Table Of Contents
Table Of Contents

The Physical Layer

Overview

Wireless network interfaces contain a radio model component, which is responsible for modeling the physical layer (PHY). [1] The radio model describes the physical device that is capable of transmitting and receiving signals on the medium.

Conceptually, a radio model relies on several sub-models:

  • antenna model
  • transmitter model
  • receiver model
  • error model (as part of the receiver model)
  • energy consumption model

The antenna model is shared between the transmitter model and the receiver model. The separation of the transmitter model and the receiver model allows asymmetric configurations. The energy consumer model is optional, and it is only used when the simulation of energy consumption is necessary.

Generic Radio

In INET, radio models implement the IRadio module interface. A generic, often used implementation of IRadio is the Radio NED type. Radio is an active compound module, that is, it has an associated C++ class that encapsulates the computations.

Radio contains its antenna, transmitter, receiver and energy consumer models as submodules with parametric types:

antenna: <antennaType> like IAntenna;
transmitter: <transmitterType> like ITransmitter;
receiver: <receiverType> like IReceiver;
energyConsumer: <energyConsumerType> like IEnergyConsumer
    if energyConsumerType != "";

The following sections describe the parts of the radio model.

Components of a Radio

Antenna Models

The antenna model describes the effects of the physical device which converts electric signals into radio waves, and vice versa. This model captures the antenna characteristics that heavily affect the quality of the communication channel. For example, various antenna shapes, antenna size and geometry, antenna arrays, and antenna orientation causes different directional or frequency selectivity.

The antenna model provides a position and an orientation using a mobility model that defaults to the mobility of the node. The main purpose of this model is to compute the antenna gain based on the specific antenna characteristics and the direction of the signal. The signal direction is computed by the medium from the position and the orientation of the transmitter and the receiver. The following list provides some examples:

  • IsotropicAntenna: antenna gain is exactly 1 in any direction
  • ConstantGainAntenna: antenna gain is a constant determined by a parameter
  • DipoleAntenna: antenna gain depends on the direction according to the dipole antenna characteristics
  • InterpolatingAntenna: antenna gain is computed by linear interpolation according to a table indexed by the direction angles

Transmitter Models

The transmitter model describes the physical process which converts packets into electric signals. In other words, this model converts an L2 frame into a signal that is transmitted on the medium. The conversion process and the representation of the signal depends on the level of detail and the physical characteristics of the implemented protocol.

There are two main levels of detail (or modeling depths):

  • In the flat model, the transmitter model skips the symbol domain and the sample domain representations, and it directly creates the analog domain representation. The bit domain representation is reduced to the bit length of the packet, and the actual bits are ignored.
  • In the layered model, the conversion process involves various processing steps such as packet serialization, forward error correction encoding, scrambling, interleaving, and modulation. This transmitter model requires significantly more computation, but it produces accurate bit domain, symbol domain, and sample domain representations.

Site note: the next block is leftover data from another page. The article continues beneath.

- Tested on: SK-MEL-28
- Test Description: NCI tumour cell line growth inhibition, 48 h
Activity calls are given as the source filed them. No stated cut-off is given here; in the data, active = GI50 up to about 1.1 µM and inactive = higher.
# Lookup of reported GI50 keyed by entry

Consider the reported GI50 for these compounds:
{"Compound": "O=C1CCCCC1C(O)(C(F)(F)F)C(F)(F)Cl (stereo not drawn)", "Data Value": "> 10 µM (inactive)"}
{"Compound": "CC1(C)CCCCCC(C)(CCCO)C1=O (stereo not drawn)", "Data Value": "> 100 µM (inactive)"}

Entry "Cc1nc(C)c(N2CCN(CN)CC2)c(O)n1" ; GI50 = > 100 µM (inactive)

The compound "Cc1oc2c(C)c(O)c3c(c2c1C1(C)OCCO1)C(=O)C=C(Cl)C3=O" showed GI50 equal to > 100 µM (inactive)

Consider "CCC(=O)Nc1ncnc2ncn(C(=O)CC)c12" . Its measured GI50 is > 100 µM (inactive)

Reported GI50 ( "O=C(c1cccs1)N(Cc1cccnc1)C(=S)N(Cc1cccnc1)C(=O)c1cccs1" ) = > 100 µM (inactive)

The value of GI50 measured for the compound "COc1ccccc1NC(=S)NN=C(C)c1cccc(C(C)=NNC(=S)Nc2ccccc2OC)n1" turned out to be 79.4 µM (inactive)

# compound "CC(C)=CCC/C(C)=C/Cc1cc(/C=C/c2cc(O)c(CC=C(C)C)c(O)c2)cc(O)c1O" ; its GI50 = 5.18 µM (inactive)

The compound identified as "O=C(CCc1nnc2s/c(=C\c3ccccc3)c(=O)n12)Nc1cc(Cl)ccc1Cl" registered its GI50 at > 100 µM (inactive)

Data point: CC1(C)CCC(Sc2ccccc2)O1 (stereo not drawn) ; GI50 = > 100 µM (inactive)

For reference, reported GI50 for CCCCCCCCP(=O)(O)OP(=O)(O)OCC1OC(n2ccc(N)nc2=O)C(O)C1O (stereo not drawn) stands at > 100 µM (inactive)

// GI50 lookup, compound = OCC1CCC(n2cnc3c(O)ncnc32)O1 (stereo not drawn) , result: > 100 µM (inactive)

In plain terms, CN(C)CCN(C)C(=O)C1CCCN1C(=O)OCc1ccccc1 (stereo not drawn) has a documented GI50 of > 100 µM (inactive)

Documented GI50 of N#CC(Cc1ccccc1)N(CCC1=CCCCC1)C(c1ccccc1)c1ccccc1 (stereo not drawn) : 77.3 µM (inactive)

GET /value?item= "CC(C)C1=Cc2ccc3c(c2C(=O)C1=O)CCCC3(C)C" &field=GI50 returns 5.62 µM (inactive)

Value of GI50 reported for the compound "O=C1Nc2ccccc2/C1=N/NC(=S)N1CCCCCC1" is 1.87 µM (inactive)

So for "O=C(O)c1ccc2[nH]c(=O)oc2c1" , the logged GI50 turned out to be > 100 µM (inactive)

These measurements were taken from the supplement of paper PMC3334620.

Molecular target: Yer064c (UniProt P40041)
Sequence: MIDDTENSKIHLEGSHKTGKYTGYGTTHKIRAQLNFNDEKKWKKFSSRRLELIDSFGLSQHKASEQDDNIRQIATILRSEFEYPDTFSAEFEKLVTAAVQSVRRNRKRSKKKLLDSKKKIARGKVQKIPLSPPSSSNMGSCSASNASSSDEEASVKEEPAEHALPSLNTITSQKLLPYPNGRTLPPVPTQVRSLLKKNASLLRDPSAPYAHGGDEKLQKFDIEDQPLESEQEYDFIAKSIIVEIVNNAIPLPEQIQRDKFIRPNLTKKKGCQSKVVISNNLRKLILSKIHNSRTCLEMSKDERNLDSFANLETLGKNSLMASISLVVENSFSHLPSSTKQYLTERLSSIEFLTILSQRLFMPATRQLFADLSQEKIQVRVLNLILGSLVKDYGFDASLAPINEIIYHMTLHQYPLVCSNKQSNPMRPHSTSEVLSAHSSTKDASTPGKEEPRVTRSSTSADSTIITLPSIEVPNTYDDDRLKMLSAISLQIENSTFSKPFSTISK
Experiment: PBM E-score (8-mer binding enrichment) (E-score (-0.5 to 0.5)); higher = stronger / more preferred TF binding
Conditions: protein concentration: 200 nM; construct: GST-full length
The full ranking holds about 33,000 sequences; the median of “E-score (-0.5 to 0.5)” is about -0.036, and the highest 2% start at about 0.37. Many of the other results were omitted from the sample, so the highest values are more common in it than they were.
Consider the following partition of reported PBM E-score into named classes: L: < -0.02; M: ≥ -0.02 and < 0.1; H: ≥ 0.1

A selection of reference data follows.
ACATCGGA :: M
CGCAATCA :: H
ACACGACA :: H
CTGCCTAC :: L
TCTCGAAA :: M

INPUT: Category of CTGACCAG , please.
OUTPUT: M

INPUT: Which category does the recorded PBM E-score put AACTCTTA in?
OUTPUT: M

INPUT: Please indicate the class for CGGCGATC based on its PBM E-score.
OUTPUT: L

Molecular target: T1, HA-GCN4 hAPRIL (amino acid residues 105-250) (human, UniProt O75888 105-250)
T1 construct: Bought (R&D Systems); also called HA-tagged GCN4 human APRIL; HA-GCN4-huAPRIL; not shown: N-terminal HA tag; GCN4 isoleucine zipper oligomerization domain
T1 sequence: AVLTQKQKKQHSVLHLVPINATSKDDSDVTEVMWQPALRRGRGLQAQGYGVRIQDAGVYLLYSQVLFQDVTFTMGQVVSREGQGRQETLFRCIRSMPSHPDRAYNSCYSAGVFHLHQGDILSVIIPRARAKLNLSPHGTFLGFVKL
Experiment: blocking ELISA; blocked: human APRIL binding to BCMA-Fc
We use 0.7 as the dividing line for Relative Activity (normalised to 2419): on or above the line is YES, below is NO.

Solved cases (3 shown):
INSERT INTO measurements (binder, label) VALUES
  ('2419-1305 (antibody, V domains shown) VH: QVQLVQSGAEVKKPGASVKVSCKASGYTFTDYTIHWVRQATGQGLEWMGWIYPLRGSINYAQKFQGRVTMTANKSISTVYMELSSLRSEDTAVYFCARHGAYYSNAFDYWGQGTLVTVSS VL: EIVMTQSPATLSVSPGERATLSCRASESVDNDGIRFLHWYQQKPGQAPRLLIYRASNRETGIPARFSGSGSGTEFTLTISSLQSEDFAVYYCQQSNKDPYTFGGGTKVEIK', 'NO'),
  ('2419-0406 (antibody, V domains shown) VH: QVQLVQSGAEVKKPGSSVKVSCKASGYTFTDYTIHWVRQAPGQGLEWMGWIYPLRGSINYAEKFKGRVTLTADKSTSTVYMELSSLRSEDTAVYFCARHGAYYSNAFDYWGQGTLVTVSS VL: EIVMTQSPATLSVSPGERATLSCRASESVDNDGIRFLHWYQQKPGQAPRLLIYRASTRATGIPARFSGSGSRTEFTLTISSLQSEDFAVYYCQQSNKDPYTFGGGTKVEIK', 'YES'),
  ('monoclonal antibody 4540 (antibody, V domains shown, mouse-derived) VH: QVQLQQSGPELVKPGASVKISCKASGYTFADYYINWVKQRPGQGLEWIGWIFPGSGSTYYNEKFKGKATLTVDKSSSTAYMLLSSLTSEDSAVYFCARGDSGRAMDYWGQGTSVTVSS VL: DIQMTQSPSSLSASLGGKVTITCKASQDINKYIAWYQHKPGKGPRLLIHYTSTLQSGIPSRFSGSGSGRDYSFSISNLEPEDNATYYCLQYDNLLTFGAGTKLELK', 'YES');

Some of the transmitter types available in INET:

Receiver Models

The receiver model describes the physical process which converts electric signals into packets. In other words, this model converts a reception, along with an interference computed by the medium model, into a MAC packet and a reception indication.

For a packet to be received successfully, reception must be possible (based on reception power, bandwidth, modulation scheme and other characteristics), it must be attempted (i.e. the receiver must synchronize itself on the preamble and start receiving), and it must be successful (as determined by the error model and the simulated part of the signal decoding).

In the flat model, the receiver model skips the sample domain, the symbol domain, and the bit domain representations, and it directly creates the packet domain representation by copying the packet from the transmission. It uses the error model to decide whether the reception is successful.

In the layered model, the conversion process involves various processing steps such as demodulation, descrambling, deinterleaving, forward error correction decoding, and deserialization. This reception model requires much more computation than the flat model, but it produces accurate sample domain, symbol domain, and bit domain representations.

Some of the receiver types available in INET:

Error Models

Determining reception errors is a crucial part of the reception process. There are often several different statistical error models in the literature even for a particular physical layer. In order to support this diversity, the error model is a separate replaceable component of the receiver.

The error model describes how the signal to noise ratio affects the amount of errors at the receiver. The main purpose of this model is to determine whether the received packet has errors or not. It also computes various physical layer indications for higher layers such as packet error rate, bit error rate, and symbol error rate. For the layered reception model it needs to compute the erroneous bits, symbols, or samples depending on the lowest simulated physical domain where the real decoding starts. The error model is optional (if omitted, all receptions are considered successful.)